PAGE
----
History cites innumerable examples of invaluable influence of the elderly on children. Beginning with ancient civilizations, the practice of instilling values in children was the responsibility of grandparents. But nowadays, grandparents hardly ever relate stories to their grandchildren! Media has taken over this job, and the dismal result has become apparent around the world. It is about time we restore this time tested tradition.

There is a cautionary note, however: as the grandparents get actively involved in the noble task of fostering good sanskars in children, they must understand and reconcile with the generation gap and strike a delicate balance between tradition and changing times. Even if they find their advice falling on deaf ears, which is likely to happen every now and then, they should not get discouraged. It is common for youngsters to recall and appreciate their grandparents' words many years later. Grandparents, with their wisdom and experience, are definitely well equipped to plant the seeds of the right sanskars into the minds of their grandchildren.

Practice Preksha Dhyana (Meditation)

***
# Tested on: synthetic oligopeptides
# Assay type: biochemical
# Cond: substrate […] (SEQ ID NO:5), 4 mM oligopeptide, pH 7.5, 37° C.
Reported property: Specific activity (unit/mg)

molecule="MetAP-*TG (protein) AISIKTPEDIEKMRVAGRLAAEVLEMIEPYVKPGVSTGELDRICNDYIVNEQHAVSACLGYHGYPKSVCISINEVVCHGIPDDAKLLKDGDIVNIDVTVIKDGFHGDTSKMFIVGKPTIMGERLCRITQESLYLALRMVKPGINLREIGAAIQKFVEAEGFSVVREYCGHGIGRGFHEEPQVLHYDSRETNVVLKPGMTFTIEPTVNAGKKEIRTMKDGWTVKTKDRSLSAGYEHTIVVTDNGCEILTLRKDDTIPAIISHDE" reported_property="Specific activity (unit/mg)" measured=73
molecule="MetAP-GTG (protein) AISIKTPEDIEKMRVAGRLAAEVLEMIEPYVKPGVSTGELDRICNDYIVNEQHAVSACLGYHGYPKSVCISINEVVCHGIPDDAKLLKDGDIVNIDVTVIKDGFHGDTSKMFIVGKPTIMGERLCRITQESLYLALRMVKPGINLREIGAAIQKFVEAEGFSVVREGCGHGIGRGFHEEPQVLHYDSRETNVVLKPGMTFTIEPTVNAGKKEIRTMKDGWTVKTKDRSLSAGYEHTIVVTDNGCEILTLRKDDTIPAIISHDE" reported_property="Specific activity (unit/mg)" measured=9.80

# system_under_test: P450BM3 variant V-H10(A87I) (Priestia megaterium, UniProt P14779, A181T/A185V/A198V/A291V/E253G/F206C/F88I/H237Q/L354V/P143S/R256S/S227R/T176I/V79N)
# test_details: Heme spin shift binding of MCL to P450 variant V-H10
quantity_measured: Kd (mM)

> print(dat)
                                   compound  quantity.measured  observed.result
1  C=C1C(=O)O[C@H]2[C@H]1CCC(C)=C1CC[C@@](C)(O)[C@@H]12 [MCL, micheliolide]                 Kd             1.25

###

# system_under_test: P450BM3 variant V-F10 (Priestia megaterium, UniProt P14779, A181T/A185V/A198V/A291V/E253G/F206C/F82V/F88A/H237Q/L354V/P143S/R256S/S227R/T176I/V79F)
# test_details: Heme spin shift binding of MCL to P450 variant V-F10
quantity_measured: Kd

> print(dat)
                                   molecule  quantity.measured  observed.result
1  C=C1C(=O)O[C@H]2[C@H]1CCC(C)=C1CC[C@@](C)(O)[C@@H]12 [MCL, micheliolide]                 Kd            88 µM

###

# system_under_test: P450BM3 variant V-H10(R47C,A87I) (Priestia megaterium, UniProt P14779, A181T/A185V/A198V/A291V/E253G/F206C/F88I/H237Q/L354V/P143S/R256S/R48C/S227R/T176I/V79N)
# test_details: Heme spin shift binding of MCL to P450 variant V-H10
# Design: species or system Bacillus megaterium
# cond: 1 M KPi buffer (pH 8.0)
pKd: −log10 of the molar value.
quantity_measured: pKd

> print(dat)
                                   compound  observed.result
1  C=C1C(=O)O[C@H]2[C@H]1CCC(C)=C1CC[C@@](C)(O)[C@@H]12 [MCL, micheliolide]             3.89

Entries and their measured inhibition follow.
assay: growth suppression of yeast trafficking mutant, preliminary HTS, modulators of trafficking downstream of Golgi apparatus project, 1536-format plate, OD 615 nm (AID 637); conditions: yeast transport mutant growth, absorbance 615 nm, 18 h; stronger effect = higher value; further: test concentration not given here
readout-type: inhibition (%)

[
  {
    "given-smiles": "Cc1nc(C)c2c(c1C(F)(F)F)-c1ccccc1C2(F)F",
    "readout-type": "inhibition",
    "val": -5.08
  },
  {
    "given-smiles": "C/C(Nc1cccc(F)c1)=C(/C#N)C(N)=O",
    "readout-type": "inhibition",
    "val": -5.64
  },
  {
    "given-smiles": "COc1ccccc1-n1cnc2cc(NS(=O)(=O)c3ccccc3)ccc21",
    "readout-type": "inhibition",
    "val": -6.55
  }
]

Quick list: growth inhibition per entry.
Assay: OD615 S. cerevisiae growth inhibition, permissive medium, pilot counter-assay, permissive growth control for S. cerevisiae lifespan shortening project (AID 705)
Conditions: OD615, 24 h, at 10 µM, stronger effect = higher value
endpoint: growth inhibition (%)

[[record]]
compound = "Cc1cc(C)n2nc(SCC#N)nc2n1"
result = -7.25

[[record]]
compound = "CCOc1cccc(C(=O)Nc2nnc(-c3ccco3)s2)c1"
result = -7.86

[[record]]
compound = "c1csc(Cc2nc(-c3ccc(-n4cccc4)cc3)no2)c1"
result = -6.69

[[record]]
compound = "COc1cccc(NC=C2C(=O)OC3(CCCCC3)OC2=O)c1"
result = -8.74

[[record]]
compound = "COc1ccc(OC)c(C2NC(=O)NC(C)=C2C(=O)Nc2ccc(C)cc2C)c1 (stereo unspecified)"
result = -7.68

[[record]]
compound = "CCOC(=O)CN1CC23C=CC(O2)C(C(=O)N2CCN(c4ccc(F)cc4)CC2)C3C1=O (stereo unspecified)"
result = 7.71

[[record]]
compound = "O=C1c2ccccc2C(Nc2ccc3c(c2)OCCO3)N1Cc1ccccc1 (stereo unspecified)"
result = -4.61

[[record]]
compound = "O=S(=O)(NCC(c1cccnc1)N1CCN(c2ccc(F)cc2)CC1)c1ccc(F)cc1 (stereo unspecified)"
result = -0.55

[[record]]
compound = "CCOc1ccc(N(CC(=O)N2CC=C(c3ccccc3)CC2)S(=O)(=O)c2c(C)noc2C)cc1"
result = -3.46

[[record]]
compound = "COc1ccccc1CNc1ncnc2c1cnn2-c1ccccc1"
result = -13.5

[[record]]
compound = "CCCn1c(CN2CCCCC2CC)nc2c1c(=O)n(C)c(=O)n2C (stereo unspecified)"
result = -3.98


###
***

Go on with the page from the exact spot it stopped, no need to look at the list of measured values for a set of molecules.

Old age does not mean that the need for continuing development or learning has ended! Instead, it is the time to meditate, or practice Preksha, which uplifts one's spirit and directs the energy towards spiritual growth. Preksha is a complete package of yoga and meditation. Preksha means visualization of one's true self through the self. Acharya Mahapragya says that visualizing your body revitalizes you physically, visualizing your mind keeps you in peace, visualizing your emotions purifies them, and a total comprehensive visualization of every aspect of life will allow you to reclaim your pure true self. Perception of breathing (Dirghashvasa Preksha) and total relaxation (Kayotsarg) can also help one feel always young.